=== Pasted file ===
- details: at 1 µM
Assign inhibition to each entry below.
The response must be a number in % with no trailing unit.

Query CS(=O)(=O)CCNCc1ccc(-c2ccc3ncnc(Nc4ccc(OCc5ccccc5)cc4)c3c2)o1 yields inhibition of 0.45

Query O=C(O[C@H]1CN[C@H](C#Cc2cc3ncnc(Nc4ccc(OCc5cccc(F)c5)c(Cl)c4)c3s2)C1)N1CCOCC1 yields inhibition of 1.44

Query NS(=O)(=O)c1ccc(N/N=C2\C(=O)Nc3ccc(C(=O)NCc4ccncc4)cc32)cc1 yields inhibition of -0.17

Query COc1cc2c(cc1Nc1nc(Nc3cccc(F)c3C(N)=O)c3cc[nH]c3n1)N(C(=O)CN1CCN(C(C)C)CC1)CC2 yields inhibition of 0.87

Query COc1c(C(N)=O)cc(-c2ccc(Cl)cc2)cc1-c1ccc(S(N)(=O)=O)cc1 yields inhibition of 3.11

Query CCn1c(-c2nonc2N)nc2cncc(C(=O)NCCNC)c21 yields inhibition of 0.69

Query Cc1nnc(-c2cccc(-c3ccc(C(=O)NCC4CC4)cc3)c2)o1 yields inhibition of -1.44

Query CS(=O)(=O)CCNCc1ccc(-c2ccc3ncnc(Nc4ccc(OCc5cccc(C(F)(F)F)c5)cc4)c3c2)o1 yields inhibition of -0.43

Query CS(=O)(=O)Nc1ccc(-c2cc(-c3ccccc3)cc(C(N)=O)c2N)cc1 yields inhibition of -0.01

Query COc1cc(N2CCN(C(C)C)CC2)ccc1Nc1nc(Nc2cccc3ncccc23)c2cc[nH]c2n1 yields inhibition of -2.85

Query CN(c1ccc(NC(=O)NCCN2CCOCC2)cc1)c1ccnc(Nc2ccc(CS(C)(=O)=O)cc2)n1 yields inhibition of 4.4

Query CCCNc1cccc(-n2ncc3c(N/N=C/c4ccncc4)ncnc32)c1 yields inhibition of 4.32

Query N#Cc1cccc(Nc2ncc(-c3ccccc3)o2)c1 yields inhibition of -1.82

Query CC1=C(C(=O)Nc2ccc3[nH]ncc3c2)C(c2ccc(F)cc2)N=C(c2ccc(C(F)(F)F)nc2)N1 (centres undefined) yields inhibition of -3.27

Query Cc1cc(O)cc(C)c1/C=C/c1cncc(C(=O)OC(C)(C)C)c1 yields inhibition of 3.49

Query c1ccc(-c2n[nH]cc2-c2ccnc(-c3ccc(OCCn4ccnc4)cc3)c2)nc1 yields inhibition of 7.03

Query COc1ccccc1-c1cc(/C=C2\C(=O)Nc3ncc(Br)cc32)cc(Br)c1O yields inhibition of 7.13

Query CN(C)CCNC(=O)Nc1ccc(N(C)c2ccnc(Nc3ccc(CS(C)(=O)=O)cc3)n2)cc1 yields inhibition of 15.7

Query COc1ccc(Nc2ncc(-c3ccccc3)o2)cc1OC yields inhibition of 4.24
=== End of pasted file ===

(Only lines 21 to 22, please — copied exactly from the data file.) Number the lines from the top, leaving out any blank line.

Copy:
Query CN(C)CCNC(=O)Nc1ccc(N(C)c2ccnc(Nc3ccc(CS(C)(=O)=O)cc3)n2)cc1 yields inhibition of 15.7

Query COc1ccc(Nc2ncc(-c3ccccc3)o2)cc1OC yields inhibition of 4.24